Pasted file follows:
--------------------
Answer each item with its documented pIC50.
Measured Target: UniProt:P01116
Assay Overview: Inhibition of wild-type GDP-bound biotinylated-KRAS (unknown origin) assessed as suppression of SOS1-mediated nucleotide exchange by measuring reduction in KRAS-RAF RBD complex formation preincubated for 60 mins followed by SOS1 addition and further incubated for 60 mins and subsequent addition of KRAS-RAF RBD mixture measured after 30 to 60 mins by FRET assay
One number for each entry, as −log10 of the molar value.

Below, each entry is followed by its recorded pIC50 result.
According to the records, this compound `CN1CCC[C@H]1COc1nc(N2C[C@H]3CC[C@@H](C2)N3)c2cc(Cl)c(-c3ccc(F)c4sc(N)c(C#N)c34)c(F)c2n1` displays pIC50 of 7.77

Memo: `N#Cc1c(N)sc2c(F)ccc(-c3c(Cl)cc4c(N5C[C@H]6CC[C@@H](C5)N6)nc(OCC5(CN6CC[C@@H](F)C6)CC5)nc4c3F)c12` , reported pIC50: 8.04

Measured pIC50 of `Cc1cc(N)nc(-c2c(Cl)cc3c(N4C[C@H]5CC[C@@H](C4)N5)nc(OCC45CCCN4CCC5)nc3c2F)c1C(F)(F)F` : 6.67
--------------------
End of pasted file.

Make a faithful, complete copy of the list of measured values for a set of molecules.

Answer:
Answer each item with its documented pIC50.
Measured Target: UniProt:P01116
Assay Overview: Inhibition of wild-type GDP-bound biotinylated-KRAS (unknown origin) assessed as suppression of SOS1-mediated nucleotide exchange by measuring reduction in KRAS-RAF RBD complex formation preincubated for 60 mins followed by SOS1 addition and further incubated for 60 mins and subsequent addition of KRAS-RAF RBD mixture measured after 30 to 60 mins by FRET assay
One number for each entry, as −log10 of the molar value.

Below, each entry is followed by its recorded pIC50 result.
According to the records, this compound `CN1CCC[C@H]1COc1nc(N2C[C@H]3CC[C@@H](C2)N3)c2cc(Cl)c(-c3ccc(F)c4sc(N)c(C#N)c34)c(F)c2n1` displays pIC50 of 7.77

Memo: `N#Cc1c(N)sc2c(F)ccc(-c3c(Cl)cc4c(N5C[C@H]6CC[C@@H](C5)N6)nc(OCC5(CN6CC[C@@H](F)C6)CC5)nc4c3F)c12` , reported pIC50: 8.04

Measured pIC50 of `Cc1cc(N)nc(-c2c(Cl)cc3c(N4C[C@H]5CC[C@@H](C4)N5)nc(OCC45CCCN4CCC5)nc3c2F)c1C(F)(F)F` : 6.67